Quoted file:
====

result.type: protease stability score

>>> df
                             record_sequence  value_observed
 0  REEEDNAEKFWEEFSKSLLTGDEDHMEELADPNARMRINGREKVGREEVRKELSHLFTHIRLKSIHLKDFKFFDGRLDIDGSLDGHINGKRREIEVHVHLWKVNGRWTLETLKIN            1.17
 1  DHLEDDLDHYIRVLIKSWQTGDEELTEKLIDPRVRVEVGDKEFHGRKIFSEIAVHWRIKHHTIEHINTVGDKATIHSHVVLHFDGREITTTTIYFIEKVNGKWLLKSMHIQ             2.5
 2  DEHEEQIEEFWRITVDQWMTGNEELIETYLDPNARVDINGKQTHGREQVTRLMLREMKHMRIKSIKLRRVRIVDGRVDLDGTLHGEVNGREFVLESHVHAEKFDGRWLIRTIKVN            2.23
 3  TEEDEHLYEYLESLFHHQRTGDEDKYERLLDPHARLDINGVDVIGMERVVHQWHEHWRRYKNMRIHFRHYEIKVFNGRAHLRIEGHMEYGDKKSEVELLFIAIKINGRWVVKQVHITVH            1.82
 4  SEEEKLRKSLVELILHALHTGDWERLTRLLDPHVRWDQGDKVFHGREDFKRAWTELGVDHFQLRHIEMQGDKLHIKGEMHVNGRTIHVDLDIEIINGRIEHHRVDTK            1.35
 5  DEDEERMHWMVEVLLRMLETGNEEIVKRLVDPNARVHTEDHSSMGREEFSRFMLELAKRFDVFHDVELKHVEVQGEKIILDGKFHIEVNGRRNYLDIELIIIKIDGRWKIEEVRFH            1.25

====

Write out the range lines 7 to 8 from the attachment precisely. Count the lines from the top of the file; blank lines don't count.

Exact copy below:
 3  TEEDEHLYEYLESLFHHQRTGDEDKYERLLDPHARLDINGVDVIGMERVVHQWHEHWRRYKNMRIHFRHYEIKVFNGRAHLRIEGHMEYGDKKSEVELLFIAIKINGRWVVKQVHITVH            1.82
 4  SEEEKLRKSLVELILHALHTGDWERLTRLLDPHVRWDQGDKVFHGREDFKRAWTELGVDHFQLRHIEMQGDKLHIKGEMHVNGRTIHVDLDIEIINGRIEHHRVDTK            1.35